Being in the antique silver business, we regularly come across fine silver pieces engraved with crests and elaborate coats of arms. And, although we always try our upmost to identify the origins of the individual crest I feel it’s time to get to know a little bit about the background of heraldry itself.
So, here goes, first things first… Crests vs. Coats?
The heraldry profession that encompasses both crests and coats of arms originated in the middle ages when those that participated in combat were required to wear certain images or symbols to distinguish themselves whilst their faces were hidden by helmets.
Over the years the two terms have begun to be used interchangeably to mean the same thing, however, the two concepts though related are quite different. The coat of arms refers to the entire heraldic achievement whereas the crest refers to just a single component. A coat of arms generally includes a shield as a battle reference and several accessory elements including a crest, a motto, a coronet, a helm and supporters.
Unlike a crest which can be transferred throughout different generations and branches of the same family the coat of arms belongs to the individual and is considered legal property to be passed from father to son. Don’t worry, wives and daughters sometimes get a look in, but generally their coats of arms only portray their relation to the original bearer. As women were not involved in battle their coat of arms would not bear a shield and alternatively would be shown on a lozenge, an oval or a cartouche.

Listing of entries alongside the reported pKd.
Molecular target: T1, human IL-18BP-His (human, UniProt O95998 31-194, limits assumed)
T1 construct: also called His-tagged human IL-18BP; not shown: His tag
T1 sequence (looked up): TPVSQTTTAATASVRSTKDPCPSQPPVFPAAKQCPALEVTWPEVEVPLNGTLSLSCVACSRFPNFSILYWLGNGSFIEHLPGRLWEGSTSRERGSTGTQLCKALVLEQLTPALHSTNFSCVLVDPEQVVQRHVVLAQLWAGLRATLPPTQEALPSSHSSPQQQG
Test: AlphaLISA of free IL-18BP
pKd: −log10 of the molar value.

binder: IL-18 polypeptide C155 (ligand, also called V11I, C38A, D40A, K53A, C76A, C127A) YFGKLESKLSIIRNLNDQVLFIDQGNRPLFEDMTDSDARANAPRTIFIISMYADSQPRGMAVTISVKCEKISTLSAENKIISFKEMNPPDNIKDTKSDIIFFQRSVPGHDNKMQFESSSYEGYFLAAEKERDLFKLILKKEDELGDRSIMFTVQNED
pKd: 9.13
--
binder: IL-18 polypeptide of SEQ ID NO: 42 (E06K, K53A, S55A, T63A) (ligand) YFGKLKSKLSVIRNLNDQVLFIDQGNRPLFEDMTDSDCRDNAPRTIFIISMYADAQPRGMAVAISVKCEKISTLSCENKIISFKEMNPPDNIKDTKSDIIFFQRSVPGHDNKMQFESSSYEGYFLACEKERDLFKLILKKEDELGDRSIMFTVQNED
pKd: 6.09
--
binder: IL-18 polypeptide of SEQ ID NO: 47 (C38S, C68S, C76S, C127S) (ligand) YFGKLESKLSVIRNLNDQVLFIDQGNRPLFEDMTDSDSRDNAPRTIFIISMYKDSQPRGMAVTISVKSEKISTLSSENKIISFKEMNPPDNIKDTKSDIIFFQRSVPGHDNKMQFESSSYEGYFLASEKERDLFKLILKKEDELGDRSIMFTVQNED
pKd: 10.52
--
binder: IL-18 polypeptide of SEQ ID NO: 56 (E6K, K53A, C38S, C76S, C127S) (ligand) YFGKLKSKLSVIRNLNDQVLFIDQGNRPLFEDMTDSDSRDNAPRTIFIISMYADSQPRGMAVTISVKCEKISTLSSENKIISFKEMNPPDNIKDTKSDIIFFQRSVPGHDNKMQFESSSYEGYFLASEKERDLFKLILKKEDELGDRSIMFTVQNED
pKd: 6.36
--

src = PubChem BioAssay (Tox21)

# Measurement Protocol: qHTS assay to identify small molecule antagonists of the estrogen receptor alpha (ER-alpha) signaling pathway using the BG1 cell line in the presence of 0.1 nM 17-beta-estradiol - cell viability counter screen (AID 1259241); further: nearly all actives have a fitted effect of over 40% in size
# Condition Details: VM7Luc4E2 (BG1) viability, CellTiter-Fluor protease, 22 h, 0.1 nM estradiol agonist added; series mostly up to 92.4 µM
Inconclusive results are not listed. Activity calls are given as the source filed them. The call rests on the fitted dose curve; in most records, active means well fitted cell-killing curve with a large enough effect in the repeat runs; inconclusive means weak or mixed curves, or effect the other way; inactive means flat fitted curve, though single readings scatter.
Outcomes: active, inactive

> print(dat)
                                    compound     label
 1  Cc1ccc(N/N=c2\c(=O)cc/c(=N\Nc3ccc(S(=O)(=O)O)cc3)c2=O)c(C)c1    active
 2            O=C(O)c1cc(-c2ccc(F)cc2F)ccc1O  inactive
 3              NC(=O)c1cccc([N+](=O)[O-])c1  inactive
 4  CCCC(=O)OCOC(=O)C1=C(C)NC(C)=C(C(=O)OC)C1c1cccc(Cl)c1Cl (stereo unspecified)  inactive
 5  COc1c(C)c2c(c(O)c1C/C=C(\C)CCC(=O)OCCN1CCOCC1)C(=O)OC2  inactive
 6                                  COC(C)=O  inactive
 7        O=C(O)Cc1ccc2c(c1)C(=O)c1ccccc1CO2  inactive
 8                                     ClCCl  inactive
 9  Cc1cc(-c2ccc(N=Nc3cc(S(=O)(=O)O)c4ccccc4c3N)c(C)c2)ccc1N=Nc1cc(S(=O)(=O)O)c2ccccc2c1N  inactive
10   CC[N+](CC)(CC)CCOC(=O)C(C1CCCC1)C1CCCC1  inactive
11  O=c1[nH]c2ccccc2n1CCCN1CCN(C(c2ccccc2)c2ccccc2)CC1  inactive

A coat of arms can include a short phrase, known as an armorial motto intended to inspire or describe the motivation of the person or corporation. Motto’s usually feature on a scroll underneath the shield and can be in any language, though usually Latin or the bearers native tongue.
The crest is a key accessory to the full heraldic achievement, positioned above the helm when included in the full coat of arms. It is typical for pieces of antique silver to only feature the crest as the full coat of arms was reserved for larger, elaborate ceremonial items. In this instance, when the crest is not accompanied by a coat of arms it is likely to be shown with a twisted band (shown to the right), a coronet or a cap. Family crests usually include animals or human figures shown bearing weapons, as symbols of braver and strength.
So where does that leave us today? In modern society heraldic symbols are still a display of both national and personal heritages. However, unlike its origins heraldry is no longer used as an expression of aristocracy, rather as a tool to create and reinforce an identity for nations, their subdivisions and institutions such as churches, universities and schools.
Phew. Admittedly it’s a lot to take in! But if all this has inspired you to research your own family crest allow me to recommend My Family Silver, which has a comprehensive selection of crests and allows you to search for pieces from the AC Silver inventory bearing the crest associated with your family.